The morphological characterization of the dry seeds and reserve mobilization during germination in Morinda citrifolia L.

Caracterização morfológica da semente seca e mobilização de reservas durante a germinação em Morinda citrifolia L.

Stelamaris de Oliveira Paula João Alencar de Sousa Edy Sousa de Brito Maria Izabel Gallão About the authors

ABSTRACT

Information about the morphology, chemical composition and reserve mobilization is important in understanding the establishment of native and exotic species. The purpose of this study was to describe the morphology, chemical composition, and mobilization of reserves during germination of noni (Morinda citrifolia L.). Biometric and morphological analyzes were performed with 100 randomly selected dried seeds. Other seeds were treated with sulfuric acid PA and soaked in Petri dishes. Collected seeds of five different times of germination were used for cytochemical and chemical analysis. For cytochemical analysis, the cuts of 5μm were submitted to dyes TB at pH 4.0; XP at pH 2.5, reaction of PAS and Sudan IV. The seeds were crushed for chemical analysis with lipids, proteins and soluble sugars extraction that were determined gravimetrically, by the Bradford method and the Antrona method, respectively. The fatty acid composition of the dry seed was determined by gas chromatography. Noni seeds are albuminous and have a thick seed coat, rich in lignin. Lipid and protein bodies were observed inside the endosperm cells, representing 43.50% and 9.15% respectively, while the reservoir of soluble sugars was less than 5%. Linoleic acid was the most prevalent with 68.1%. The lipids were mobilized during germination, suffering a reduction of up to 38% of its total. Proteins, as well as lipids decreased by 25.78% during the germination period observed. The main reserves of noni seeds are lipids and proteins that are mobilized during germination to provide energy and matter to the developing embryo and synthesis of more complex compounds.

Key words:
Cytochemical; Lipids; Fatty acids; Proteins; Germination

RESUMO

Informações sobre as características morfológicas, a composição química e mobilização de reservas são fundamentais na compreensão do estabelecimento de espécies nativas e exóticas. O objetivo deste trabalho foi descrever a morfologia, a composição química e a mobilização das reservas durante a germinação das sementes de noni (Morinda citrifolia L.). As análises morfológica e biométrica foram feitas com 100 sementes secas escolhidas aleatoriamente. Para as análises citoquímica cortes de 5 ^m foram submetidos aos corantes AT em pH 4,0; XP em pH 2,5; reação do PAS e Sudan IV. As determinações químicas para lipídeos, proteínas e açúcares solúveis foram realizadas por gravimetria, pelo método de Bradford e pelo método da Antrona, respectivamente. A composição de ácidos graxos da semente seca também foi determinada por cromatografía gasosa. As sementes de noni são albuminosas e apresentam um tegumento espesso, rico em lignina. Foram observados corpos lipídicos e protéicos nas células do endosperma, representando 43,50% e 9,15%, respectivamente, enquanto que as reservas de açúcares solúveis foram inferiores a 5%. O ácido linoléico foi o mais predominante com 68,1%. Os lipídeos foram mobilizados, sofrendo redução de até 38% do seu total. Como também as proteínas sofreram redução de 25,78% durante o tempo de germinação observado. Portanto, as principais reservas das sementes de noni são lipídeos e proteínas, que durante a germinação são mobilizados para fornecer energia e matéria para o desenvolvimento do embrião e para síntese de compostos mais complexos.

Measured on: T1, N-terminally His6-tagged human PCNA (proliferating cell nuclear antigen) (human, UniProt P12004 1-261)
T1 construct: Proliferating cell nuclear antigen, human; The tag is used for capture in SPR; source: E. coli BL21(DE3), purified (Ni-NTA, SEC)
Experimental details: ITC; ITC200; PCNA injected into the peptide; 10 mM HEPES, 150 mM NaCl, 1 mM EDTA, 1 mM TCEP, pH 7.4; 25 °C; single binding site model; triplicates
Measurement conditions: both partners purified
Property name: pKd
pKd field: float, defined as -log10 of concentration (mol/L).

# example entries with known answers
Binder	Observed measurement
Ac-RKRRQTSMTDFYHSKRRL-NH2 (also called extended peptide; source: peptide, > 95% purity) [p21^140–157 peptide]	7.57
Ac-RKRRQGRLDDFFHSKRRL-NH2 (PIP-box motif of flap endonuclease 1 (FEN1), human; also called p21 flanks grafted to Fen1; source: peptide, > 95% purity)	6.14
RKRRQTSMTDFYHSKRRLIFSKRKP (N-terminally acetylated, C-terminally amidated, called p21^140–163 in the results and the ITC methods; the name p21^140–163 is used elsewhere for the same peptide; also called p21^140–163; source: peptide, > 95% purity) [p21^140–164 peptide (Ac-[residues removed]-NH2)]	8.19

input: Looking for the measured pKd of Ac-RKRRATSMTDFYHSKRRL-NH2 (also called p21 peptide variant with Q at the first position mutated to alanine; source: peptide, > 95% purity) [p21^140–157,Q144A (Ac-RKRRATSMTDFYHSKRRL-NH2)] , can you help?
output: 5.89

Palavras-chave:
Citoquímica; Lipídeos; Ácidos graxos; Proteínas; Germinação

INTRODUCTION

Morinda citrifolia L., popularly known as noni, belongs to the Rubiaceae (Rubioideae) family and receives great attention due to its nutritional and medicinal value. Many health benefits have been attributed to this species, which has been one of the main medicinal plants used in Polynesia for over 2.000 years. Given its therapeutic potential, the fruit juice is highly sought after in popular medicine since it is used against several diseases such as diabetes, muscle pains, heart diseases, and it possess cancer preventive effect (BASAR et al., 2010BASAR, S. et al. Analgesic and antiinflammatory activity of Morinda citrifolia L. (Noni) fruit. Phytotherapy Research. v. 24, p. 38-42, 2010.; JENSEN et al., 2006JENSEN, C. J. et al. Noni juice protects the liver. European Journal of Gastroenterology & Hepatology, v. 18, n. 5, p. 574-577, 2006.; PAWLUS; KINGHORN, 2007PAWLUS, A. D.; KINGHORN, A. D. Review of ethnobotany, chemistry, biological activity and safety of the botanical dietary supplement Morinda citrifolia (noni), Journal of Pharmacy and Pharmacology, v. 59, p. 1587-1609, 2007.; POTTERAT; HAMBURGER, 2007POTTERAT, O.; HAMBURGER, M. Morinda citrifolia (Noni) fruit-phytochemistry, pharmacology, safety. Planta Medicine, v. 73, p. 191-199, 2007.; WANG et al., 2013WANG, M. Y. Breast cancer prevention with Morinda cintrifolia (noni) at the initiation stage. Functional Foods in Health and Disease, v. 3, p. 203-222, 2013.). There are many studies regarding the medicinal uses, but there is little information on the morphological and physiological characteristics of the noni seed.

Noni forms evergreen shrubs or medium-height trees 3 to 6 m tall (NELSON, 2005NELSON, S. C. Noni seed handling and seedling production. College of Tropical Agriculture and Human Resources. Holwaloa, Hawaii: University of Hawai'i at Mãnoa. 2005. Disponível em: http://www.ctahr.hawaii.edu/noni/downloads/fn10.pdf. Acesso em: 02 jun. 2014.